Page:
Today I rode a PPTC ride from the Plains, Virginia, on the edge of the Blue Ridge Mountains. The weather was perfect and we were a small group of about ten, including two other riders with Specialized Tarmacs, including an E5 like mine. We left from the Plains at 9 am sharp and rode a big circle route around the town of Warrentown. We stopped briefly at a gas station to get the group back together and have something to drink at the 48 km mark. The course was fairly hilly but I felt very strong on it today. After two weeks of serious riding in Europe and a week to recover my legs felt good and I was able to keep up very well on the hills. As we approached the Plains again at the end of the ride I realized that by going five more kms out and back I would get a metric century for the day. The GPS was also indicating 996 m of gain, so I kept riding out on Halfway Road, to discover it has some good climbing in it too!
Once home, I downloaded the data to both the Garmin Training Center software and to Motion Based, a Web-based analytical site also owned by Garmin. A great deal of information can be taken out of the 305 and it was very interesting to read it all. Will will help me with using Google maps to save the route as well but for the moment I have very detailed information about the ride. Downloading was no effort at all, akin to loading an MP3 player. I have attached the chart indicating the elevation today. Oddly enough, the GPS unit showed 1115 m of climbing, while both GTC and Motion Based added quite a bit more, the latter showing 1370 m. So far I am very impressed with the Garmin and hope to use it to its maximum potential as I work my way through the 93 page Owner's Manual.
Saturday, July 21, 2007
The Men Who Register
One of the toughest but most scenic races in the Washington, DC area is that hosted by my racing club, Squadra Coppi. The Giro di Coppi is a 12.5 mile circuit through hilly, green Maryland countryside and is usually held in oppressive heat and humidity but this year there was a welcome respite as the day was glorious and the racing hard and enthusiastic. I manned the registration desk today and entered the Cat 1/2/3 racers.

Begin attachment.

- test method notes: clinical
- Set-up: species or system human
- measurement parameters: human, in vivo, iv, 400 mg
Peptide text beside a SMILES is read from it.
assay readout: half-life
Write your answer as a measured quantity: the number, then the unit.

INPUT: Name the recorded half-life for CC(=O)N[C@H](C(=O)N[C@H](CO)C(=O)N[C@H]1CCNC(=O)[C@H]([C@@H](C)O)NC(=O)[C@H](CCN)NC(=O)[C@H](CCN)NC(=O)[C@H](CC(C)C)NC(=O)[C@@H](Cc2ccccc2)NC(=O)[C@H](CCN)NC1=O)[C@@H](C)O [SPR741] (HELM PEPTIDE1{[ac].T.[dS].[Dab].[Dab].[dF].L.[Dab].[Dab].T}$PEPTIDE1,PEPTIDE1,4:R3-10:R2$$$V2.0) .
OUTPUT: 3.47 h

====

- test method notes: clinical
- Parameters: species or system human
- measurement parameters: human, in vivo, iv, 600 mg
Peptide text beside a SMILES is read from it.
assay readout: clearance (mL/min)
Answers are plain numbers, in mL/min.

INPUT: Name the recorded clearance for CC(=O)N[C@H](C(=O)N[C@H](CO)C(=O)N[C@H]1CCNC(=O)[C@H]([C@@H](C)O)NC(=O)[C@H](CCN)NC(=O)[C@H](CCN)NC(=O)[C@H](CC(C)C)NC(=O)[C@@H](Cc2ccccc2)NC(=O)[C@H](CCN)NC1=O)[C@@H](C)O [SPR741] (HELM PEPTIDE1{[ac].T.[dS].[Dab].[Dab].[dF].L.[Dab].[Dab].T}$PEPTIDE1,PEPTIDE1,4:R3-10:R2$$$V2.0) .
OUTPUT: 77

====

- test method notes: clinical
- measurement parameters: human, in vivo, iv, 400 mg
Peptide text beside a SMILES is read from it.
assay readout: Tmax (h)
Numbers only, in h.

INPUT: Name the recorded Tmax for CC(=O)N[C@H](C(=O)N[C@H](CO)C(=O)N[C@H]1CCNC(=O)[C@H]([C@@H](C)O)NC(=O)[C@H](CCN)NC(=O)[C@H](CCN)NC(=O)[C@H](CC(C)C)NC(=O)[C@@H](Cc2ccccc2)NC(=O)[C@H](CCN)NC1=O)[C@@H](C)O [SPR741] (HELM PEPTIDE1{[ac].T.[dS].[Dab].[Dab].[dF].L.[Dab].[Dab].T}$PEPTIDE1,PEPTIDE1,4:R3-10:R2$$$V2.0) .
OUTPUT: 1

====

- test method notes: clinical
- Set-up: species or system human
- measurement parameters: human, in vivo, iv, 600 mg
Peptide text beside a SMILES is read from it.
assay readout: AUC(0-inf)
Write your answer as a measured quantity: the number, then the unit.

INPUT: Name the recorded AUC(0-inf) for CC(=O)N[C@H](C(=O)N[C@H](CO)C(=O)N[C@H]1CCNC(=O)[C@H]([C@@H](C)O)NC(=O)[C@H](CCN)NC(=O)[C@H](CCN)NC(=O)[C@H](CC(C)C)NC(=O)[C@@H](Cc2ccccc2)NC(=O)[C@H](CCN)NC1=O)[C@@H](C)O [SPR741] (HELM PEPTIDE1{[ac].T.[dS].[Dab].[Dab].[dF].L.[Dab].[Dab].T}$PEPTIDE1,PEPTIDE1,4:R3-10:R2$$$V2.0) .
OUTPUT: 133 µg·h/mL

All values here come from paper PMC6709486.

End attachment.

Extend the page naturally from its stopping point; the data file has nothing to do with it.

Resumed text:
James Bellora and the Coppimobile
Cat 3/4 ready to roll out
A Big Winner: Ramon Benitez of Glenwood, MD of the 40+ Masters class
and his prize: the famous Fausto Coppi bobblehead trophy!
Friday, July 20, 2007
Frank Siebenhuener stands with his devilishly light Tarmac SL
I thought that my Specialized Tarmac E5 was lightweight but I hadn't seen anything until I lifted up this bike. My friend Frank, who lives in the Harz Mountains of Germany and is shown here in action in the Kaiserstuhl wine district in Baden, is a big fan of Specialized and has a Stumpjumper and a Tarmac. He is an equipment enthusiast and his Tarmac, when fitted with lightweight carbon wheels, clocks in at 5.9 kg (13 pounds), with pedals and bottle holders included. This is so astonishingly light that my Tarmac E5 feels bloated in comparison when you pick it up. The goal in building up this bike was not to spend limitless money but to build a serious roadgoing bicycle with reliable parts and excellent manners. In this he has succeeded but where can he go from here?
Specifications of Frank's Wonderbike:
Frame/Fork: Specialized S-Works Tarmac, all carbon
Bar/Stem: FSA Plasma one-piece unit
Crankset: Stronglight Pulsion, 52/36
Pedals: Time RXS Ultime (ti)
Brakes: Zero Gravity ti
Shifters: SRAM Force
Front Derailleur: Campagnolo Record
Rear Derailleur: SRAM Force
Jockey wheels: Diesel
Saddle: Selle San Marco carbon
Cassette: TISO 11-27 ti/al
Chain: KMC X-10SL (gold)
Bottle holders: Bontrager XX light
Bar Tape: Specialized
Wheelset: with Mavic Kysrium ES (6.5 kg)
with Lew VC-1 carbon wheels, Tune hubs (5.9 kg)
And a custom-labelled seatpost!
June 23-June 29, 2007